said upper housing containing a computer display screen and operative driver components, said upper housing including an elongated hinge element operably mounted with and pivotable with respect to said hinge means and having an exterior curved cam surface on said hinge element juxtaposed to said elongated slot; and
an elongated leaf spring captured in said elongated slot and having a medial portion juxtaposed to and in friction contact with said cam surface, such that said upper housing may be pivotably moved with respect to said lower housing and kept by a resultant frictional force at any fixed angular open position of said housings when pivotal movement is stopped.
15. The computer casing of claim 14 in which said upper housing includes a pair of side walls, each of said side walls having a recess adjacent a rear wall of said upper housing which permits pivoting action of said upper housing around said lower housing hinge means such that said upper housing may be rotated more than 90 with respect to said lower housing.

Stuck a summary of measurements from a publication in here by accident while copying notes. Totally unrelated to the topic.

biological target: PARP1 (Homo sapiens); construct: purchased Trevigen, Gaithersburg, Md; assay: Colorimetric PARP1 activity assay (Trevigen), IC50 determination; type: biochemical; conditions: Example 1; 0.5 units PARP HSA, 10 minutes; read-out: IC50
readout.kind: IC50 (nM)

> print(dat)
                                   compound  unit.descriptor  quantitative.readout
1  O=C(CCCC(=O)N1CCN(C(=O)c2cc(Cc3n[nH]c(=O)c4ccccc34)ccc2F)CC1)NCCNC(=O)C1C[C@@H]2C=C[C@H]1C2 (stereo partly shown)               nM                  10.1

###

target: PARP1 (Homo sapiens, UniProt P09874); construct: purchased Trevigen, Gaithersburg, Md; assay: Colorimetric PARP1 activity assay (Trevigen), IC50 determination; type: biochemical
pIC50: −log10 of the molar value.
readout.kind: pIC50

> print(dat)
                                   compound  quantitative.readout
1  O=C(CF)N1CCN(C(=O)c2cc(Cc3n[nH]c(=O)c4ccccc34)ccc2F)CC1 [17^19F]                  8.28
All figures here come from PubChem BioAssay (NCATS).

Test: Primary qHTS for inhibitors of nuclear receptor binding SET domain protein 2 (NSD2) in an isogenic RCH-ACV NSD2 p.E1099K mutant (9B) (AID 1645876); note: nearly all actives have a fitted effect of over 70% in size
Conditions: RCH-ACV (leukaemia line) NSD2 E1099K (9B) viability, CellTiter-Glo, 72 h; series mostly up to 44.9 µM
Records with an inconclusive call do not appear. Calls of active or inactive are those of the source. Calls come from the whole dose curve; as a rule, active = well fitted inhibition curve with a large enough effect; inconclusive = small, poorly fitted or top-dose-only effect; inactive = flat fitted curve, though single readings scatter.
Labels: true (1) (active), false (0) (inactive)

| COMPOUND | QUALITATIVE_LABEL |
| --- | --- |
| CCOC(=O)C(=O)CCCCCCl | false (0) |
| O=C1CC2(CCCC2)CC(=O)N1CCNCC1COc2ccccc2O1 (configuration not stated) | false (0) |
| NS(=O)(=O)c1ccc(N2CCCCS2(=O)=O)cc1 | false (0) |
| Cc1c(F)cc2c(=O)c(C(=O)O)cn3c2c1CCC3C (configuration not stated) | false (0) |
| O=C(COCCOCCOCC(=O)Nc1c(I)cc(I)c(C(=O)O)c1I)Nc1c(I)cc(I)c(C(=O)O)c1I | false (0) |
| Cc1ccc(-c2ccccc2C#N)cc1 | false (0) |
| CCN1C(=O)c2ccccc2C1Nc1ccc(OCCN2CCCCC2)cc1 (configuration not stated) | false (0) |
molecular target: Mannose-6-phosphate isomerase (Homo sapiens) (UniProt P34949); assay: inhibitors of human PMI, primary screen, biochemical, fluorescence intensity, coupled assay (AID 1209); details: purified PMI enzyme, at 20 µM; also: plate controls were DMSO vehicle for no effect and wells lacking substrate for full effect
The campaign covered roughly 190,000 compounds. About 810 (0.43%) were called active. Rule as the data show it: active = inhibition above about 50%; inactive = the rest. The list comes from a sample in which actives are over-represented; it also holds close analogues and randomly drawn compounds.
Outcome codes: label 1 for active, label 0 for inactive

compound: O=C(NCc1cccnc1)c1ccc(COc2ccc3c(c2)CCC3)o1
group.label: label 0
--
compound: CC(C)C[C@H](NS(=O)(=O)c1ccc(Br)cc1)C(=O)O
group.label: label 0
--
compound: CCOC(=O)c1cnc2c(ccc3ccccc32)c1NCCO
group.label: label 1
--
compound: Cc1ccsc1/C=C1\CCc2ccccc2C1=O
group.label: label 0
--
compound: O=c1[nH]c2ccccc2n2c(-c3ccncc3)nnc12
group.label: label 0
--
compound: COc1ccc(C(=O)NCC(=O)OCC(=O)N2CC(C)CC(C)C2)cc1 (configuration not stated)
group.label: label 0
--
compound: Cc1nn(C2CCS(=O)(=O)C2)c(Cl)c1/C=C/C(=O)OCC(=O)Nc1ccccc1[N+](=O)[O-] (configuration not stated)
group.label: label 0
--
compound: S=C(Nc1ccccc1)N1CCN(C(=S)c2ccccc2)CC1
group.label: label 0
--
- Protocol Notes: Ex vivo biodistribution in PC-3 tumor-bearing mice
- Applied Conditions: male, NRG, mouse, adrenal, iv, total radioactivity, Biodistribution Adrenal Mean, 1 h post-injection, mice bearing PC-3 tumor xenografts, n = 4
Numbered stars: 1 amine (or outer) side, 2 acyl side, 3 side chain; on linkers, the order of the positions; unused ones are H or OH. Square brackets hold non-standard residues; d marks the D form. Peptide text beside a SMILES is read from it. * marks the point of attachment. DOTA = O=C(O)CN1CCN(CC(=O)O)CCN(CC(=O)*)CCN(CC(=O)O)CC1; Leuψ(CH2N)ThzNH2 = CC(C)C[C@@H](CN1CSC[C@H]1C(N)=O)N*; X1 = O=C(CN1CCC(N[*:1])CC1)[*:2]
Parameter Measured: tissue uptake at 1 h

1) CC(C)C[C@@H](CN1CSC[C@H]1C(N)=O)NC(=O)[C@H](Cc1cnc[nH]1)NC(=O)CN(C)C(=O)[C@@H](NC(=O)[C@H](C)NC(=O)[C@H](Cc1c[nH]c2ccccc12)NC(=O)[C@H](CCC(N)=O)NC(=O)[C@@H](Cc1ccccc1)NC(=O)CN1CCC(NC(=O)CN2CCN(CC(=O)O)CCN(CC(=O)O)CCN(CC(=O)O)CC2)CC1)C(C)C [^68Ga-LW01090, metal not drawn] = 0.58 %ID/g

16. The computer casing of claim 15 in which said hinge means extends outwardly from said rear side wall and said cam surface extends inwardly from a bottom edge of an inclined rear wall of said upper housing.
Description
FIELD OF THE INVENTION

This invention pertains to a two-part hinged casing or container having an upper and a lower housing which upon opening about the hinge enables one housing to be kept in an infinite number of angular positions with respect to the other housing. More particularly, the invention is directed to a casing for a small-sized personal computer of the pocket-type, in which a spring-loaded hinge is provided to enable a computer display panel to be viewed in any one of an infinite positions when the casing is opened to give visual access to a display panel in an upper housing and manual access to a keyboard in a lower housing.

BACKGROUND OF THE INVENTION